clip_image002[7] ‘Smoke’ is parallel to ‘fire and brimstone’ and is human language to convey what is experienced in the place where the worshippers of the Beast experience torment that continues for multiplied aeons. This is hell with eternal torment, using symbolic language (v. 11).

clip_image002[8] If one wants to water down the ‘aeons’ to make it less than forever and ever, John makes that impossible in v. 11 because he adds, ‘they have no rest, day or night’. There is no rest 24/7 for the unbelieving worshippers of the Beast.

clip_image002[9] It is not surprising, therefore, that John – in light of the horrific eternal experiences of the unbelievers – calls on the saints to endure and keep the commandments of God and their faith in Jesus (v. 12).

clip_image002[10] In contrast to those serving the Beast, those who die in the Lord are blessed from now on. They rest from their labours (again this contrasts with the horrible experience of those drinking God’s wrath and the cup of his anger) – v. 13.

3.1 The damned experience torment forever after death

There are excellent, contextual reasons to demonstrate that Rev 14:11 (ESV) refers to the damned who experience torment for aeons multiplied by aeons – forever and ever. The verse reads, ‘And the smoke of their torment goes up for ever and ever, and they have no rest, day or night, these worshippers of the beast and its image, and whoever receives the mark of its name’.

They receive no rest day and night from this. It’s in the presence of the Lord because it is the Lord’s wrath they experience.

Coffman’s Commentary on Revelation 14:11 is:

Verse 11

and the smoke of their torment goeth up for ever and ever; and they have no rest day and night, they that worship the beast and his image, and whoso receiveth the mark of his name.

The doctrine of the New Testament is so strong and emphatic with regard to the eternal punishment of the wicked, that we are simply not allowed to set it aside as, "sub-Christian, or to interpret it in such a way as to remove the abrasive truth of eternal punishment."[Mounce’s commentary, p. 277] Jesus spoke of this at greater length than did any of his apostles. After we have made every allowance for the figurative nature of the apocalyptic language, there still remains, "the terrifying reality of divine wrath,"[Mounce’s commentary, p. 277] to be poured out upon those who persist in following the devil. It is no light matter to abandon the holy teachings of the sacred New Testament, and to substitute the easy rules of man-made, man-controlled, and man-centered religion.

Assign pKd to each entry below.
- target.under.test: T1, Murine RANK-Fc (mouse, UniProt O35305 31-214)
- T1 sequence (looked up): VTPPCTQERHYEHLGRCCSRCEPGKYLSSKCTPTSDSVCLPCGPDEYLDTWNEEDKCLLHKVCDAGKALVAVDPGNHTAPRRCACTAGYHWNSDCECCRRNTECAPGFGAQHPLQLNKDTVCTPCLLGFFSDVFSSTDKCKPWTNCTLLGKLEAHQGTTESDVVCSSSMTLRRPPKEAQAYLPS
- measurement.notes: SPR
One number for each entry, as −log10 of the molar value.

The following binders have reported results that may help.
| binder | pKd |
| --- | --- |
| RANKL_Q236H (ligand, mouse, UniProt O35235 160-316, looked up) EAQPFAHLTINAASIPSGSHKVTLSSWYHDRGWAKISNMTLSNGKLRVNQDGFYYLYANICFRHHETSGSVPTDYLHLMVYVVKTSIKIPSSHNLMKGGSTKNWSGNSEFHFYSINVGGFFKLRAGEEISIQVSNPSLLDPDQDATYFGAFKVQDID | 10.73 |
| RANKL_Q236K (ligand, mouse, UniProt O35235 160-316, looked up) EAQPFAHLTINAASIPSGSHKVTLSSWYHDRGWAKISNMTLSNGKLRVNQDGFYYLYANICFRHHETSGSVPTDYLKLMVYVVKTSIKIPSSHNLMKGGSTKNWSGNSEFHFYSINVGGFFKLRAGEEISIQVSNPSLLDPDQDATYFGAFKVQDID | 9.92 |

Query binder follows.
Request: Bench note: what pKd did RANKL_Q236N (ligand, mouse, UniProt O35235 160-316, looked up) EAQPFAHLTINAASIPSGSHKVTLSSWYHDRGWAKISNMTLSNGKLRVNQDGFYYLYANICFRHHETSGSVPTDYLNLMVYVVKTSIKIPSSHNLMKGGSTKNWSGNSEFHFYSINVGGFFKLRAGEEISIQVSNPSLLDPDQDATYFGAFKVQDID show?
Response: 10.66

3.2 The torment of God’s wrath in the presence of the Lamb

Therefore, the context of Rev 14:11 (ESV) demonstrates that those who are serving the Beast, the unbelieving damned, will experience the torment of God’s wrath in the presence of the Lamb for aeons upon aeons – forever and ever Amen!
That’s clear Bible teaching and one has to do a lot of squirming to make it say that unbelievers do not experience eternal torment. It’s called eisegesis to impose another reading on it.

See my other articles on this topic:

clip_image003Is there literal fire in hell?

clip_image003[1]Is hell fair?

clip_image003[2]Are there degrees of punishment in hell?

clip_image003[3]2 Thessalonians 1:9: Eternal destruction

clip_image003[4]Hell in the Bible

clip_image003[5]Paul on eternal punishment

clip_image003[6]Hell and judgment

clip_image003[7]Eternal torment for unbelievers when they die

4. Works consulted

Lenski, R C H 1943/1963. Commentary on the New Testament: The interpretation of St. John’s Revelation. Minneapolis MN: Augsburg Publishing House (Hendrickson Publishers, Inc. edn.).

 

5.  Notes


[1] Christian Forums.net 2016. Apologetics & Theology, ‘The soul of man’, Jim Parker#117. Available at: http://christianforums.net/Fellowship/index.php?threads/the-soul-of-man.66737/page-6#post-1252053 (Accessed 13 October 2016).

[2] Ibid., chessman#119.

[3] Ibid., OzSpen#120.

 

Copyright © 2016 Spencer D. Gear. This document last updated at Date: 30 October 2016.

No need to list Old Testament books in New Testament

Friday, October 28th, 2016

 

{\mathfrak {P}}46 is the earliest (nearly) complete manuscript of the epistles written by Paul in the new Testament (courtesy ‘biblical manuscript’, Wikipedia)

By Spencer D Gear PhD

This was an audacious request on a Christian forum that did not seem to indicate too much thought about the question: ‘Where in scripture does it tell us which books of the bible are to be included in the bible? (table of contents)’[1]

How should I respond?

1. No need to inform first century Christians